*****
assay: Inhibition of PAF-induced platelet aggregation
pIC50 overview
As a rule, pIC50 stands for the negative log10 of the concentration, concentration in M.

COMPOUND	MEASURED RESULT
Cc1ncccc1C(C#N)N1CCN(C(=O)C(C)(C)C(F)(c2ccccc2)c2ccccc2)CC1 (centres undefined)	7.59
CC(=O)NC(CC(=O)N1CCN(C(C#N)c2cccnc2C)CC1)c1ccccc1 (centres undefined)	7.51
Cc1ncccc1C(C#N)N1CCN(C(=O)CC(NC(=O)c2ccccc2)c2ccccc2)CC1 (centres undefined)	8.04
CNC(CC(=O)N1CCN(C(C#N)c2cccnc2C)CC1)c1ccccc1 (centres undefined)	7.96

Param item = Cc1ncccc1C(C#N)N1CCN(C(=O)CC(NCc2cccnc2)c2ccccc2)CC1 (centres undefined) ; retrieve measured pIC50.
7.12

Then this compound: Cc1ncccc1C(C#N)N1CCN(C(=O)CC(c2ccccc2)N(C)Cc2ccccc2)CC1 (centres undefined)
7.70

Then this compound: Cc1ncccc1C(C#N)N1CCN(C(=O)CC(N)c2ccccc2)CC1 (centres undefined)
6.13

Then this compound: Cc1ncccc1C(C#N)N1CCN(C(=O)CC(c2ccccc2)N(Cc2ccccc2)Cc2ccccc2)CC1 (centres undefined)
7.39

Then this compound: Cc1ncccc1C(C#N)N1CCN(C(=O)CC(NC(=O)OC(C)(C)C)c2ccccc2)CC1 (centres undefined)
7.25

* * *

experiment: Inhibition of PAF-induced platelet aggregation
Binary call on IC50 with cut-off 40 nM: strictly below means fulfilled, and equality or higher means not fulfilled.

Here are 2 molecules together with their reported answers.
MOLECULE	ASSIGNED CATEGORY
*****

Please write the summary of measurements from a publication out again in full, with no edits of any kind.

assay: Inhibition of PAF-induced platelet aggregation
pIC50 overview
As a rule, pIC50 stands for the negative log10 of the concentration, concentration in M.

COMPOUND	MEASURED RESULT
Cc1ncccc1C(C#N)N1CCN(C(=O)C(C)(C)C(F)(c2ccccc2)c2ccccc2)CC1 (centres undefined)	7.59
CC(=O)NC(CC(=O)N1CCN(C(C#N)c2cccnc2C)CC1)c1ccccc1 (centres undefined)	7.51
Cc1ncccc1C(C#N)N1CCN(C(=O)CC(NC(=O)c2ccccc2)c2ccccc2)CC1 (centres undefined)	8.04
CNC(CC(=O)N1CCN(C(C#N)c2cccnc2C)CC1)c1ccccc1 (centres undefined)	7.96

Param item = Cc1ncccc1C(C#N)N1CCN(C(=O)CC(NCc2cccnc2)c2ccccc2)CC1 (centres undefined) ; retrieve measured pIC50.
7.12

Then this compound: Cc1ncccc1C(C#N)N1CCN(C(=O)CC(c2ccccc2)N(C)Cc2ccccc2)CC1 (centres undefined)
7.70

Then this compound: Cc1ncccc1C(C#N)N1CCN(C(=O)CC(N)c2ccccc2)CC1 (centres undefined)
6.13

Then this compound: Cc1ncccc1C(C#N)N1CCN(C(=O)CC(c2ccccc2)N(Cc2ccccc2)Cc2ccccc2)CC1 (centres undefined)
7.39

Then this compound: Cc1ncccc1C(C#N)N1CCN(C(=O)CC(NC(=O)OC(C)(C)C)c2ccccc2)CC1 (centres undefined)
7.25

* * *

experiment: Inhibition of PAF-induced platelet aggregation
Binary call on IC50 with cut-off 40 nM: strictly below means fulfilled, and equality or higher means not fulfilled.

Here are 2 molecules together with their reported answers.
MOLECULE	ASSIGNED CATEGORY